6 March 2021 - 10:23
Iran's Kordestan

Kurd, member of an ethnic and linguistic group living in the Taurus Mountains of southeastern Anatolia, the Zagros Mountains of western Iran, portions of northern Iraq, northeastern Syria, and western Armenia, and other adjacent areas.

Iran (IMNA) - Kordestān, also spelled Kurdistan, geographic region, northwestern Iran. It is bounded by the Iranian region of Azerbaijan on the north, and it borders Iraq on the west.

The name Kordestān means “Country of the Kurds,” referring to the region’s principal inhabitants. After the Turkish invasion of Iran in the 11th century ad (Seljuq period), the name Kurdistan was applied to the region comprising the northwestern Zagros Mountains. It was during the reign of ʿAbbās I the Great of Iran’s Ṣafavid dynasty (1501–1736) that the Kurds rose to prominence, having been enlisted by ʿAbbās I to help stem the attacks of the marauding Uzbeks from the east in the early 17th century.

Iran's Kordestan

The western part of the region is in the Zagros Mountains, whose ranges run northwest–southeast. The eastern part of the region is a plateau lying at an elevation of about 5,000 feet (1,500 m). Parallel ridges of the Zagros, separated by lowland basins, increase in height to the east until they merge with the plateau. Cones of formerly active volcanos are a dominant feature of the plateau, some of them reaching an elevation of more than 12,000 feet (3,700 m). The plateau is mostly barren land consisting of sand or stone desert with hills and rugged, brilliantly coloured rocks. The higher slopes of the Zagros Mountains are forested with oak, beech, and sycamore and have a great variety of alpine flowers. At lower elevations and in the valleys, walnut, fig, and almond trees are found. The plateau enjoys fairly mild winters and hot summers, with occasional dust storms.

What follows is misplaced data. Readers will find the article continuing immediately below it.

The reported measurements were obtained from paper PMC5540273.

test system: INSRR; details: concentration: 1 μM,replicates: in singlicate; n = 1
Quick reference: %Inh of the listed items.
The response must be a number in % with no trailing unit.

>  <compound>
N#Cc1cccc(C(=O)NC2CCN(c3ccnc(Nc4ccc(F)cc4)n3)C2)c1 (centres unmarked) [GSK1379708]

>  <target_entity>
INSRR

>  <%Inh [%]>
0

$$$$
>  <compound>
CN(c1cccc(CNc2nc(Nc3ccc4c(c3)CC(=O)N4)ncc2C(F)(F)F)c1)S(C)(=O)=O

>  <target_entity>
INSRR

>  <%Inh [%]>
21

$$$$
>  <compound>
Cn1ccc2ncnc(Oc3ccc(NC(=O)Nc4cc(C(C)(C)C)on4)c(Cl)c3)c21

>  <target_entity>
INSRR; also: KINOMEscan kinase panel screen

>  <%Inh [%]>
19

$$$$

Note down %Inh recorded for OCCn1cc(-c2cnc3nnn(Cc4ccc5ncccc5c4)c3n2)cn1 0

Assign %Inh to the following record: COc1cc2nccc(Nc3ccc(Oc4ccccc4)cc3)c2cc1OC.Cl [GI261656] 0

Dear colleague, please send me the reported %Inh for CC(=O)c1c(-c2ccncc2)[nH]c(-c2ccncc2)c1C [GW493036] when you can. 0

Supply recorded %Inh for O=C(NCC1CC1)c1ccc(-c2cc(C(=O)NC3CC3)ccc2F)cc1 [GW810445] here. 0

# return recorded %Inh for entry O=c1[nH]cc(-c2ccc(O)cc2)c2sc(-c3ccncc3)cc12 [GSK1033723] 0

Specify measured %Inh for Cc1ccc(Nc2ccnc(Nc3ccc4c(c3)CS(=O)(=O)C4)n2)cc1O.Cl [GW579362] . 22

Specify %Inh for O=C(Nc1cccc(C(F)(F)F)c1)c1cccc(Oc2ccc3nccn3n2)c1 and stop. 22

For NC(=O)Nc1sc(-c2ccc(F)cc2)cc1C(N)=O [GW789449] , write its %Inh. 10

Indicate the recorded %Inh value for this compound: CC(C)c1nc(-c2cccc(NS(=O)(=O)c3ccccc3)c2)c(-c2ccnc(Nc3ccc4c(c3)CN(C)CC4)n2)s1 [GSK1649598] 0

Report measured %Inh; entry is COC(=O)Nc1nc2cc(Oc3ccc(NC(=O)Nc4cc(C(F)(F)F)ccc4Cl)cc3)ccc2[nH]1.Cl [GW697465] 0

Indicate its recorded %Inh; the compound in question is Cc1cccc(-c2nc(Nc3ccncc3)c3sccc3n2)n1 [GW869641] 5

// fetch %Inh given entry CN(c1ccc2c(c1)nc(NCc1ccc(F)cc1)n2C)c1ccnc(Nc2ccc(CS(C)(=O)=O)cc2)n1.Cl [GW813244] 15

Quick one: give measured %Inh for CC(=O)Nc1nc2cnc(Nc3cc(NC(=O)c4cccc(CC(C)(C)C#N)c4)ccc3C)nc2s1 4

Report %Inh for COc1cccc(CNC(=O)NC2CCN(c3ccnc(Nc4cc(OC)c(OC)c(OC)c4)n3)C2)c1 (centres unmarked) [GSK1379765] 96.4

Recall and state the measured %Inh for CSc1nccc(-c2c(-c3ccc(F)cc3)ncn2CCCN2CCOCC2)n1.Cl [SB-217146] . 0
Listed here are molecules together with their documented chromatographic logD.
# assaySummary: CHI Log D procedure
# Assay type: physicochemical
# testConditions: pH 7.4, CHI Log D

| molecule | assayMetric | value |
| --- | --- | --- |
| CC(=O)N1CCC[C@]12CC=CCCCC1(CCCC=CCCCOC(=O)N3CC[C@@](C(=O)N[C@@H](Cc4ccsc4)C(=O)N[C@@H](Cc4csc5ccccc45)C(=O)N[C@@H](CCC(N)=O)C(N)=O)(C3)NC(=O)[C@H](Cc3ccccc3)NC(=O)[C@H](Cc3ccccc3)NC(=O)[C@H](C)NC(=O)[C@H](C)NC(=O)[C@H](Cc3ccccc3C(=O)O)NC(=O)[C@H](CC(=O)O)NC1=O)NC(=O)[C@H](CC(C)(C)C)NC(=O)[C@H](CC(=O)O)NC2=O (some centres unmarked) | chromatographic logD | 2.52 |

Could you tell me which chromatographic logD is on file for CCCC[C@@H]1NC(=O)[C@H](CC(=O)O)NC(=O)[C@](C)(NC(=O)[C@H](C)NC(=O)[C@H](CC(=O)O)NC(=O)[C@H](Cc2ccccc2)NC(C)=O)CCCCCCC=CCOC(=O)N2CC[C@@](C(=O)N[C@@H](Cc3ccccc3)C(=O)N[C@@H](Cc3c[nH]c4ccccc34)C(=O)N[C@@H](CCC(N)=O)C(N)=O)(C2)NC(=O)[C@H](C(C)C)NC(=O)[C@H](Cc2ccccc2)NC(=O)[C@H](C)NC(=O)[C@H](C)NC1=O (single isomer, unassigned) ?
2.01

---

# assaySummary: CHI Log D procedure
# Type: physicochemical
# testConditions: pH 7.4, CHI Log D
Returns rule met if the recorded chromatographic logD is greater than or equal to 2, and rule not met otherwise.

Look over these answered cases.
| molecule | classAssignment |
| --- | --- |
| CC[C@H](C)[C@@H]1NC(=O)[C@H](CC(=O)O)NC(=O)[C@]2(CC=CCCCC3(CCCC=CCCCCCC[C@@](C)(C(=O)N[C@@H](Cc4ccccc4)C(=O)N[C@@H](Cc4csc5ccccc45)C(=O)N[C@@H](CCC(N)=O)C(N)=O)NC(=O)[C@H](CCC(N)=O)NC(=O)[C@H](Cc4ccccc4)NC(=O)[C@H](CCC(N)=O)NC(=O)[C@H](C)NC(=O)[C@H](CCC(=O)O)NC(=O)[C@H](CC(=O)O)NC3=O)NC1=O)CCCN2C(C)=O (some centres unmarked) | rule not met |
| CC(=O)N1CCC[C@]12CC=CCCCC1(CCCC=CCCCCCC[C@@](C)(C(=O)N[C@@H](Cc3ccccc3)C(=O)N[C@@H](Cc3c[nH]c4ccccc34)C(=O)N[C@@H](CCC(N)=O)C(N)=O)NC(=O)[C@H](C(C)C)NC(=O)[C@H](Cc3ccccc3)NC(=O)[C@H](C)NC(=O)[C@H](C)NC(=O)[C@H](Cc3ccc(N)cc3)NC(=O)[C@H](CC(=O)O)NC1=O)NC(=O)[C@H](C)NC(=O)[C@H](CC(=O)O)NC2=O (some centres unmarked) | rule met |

Iran's Kordestan

The traditional Kurdish way of life was nomadic, revolving around sheep and goat herding throughout the Mesopotamian plains and the highlands of Turkey and Iran. Most Kurds practiced only marginal agriculture. The enforcement of national boundaries beginning after World War I (1914–18) impeded the seasonal migrations of the flocks, forcing most of the Kurds to abandon their traditional ways for village life and settled farming; others entered nontraditional employment.

Iran's Kordestan


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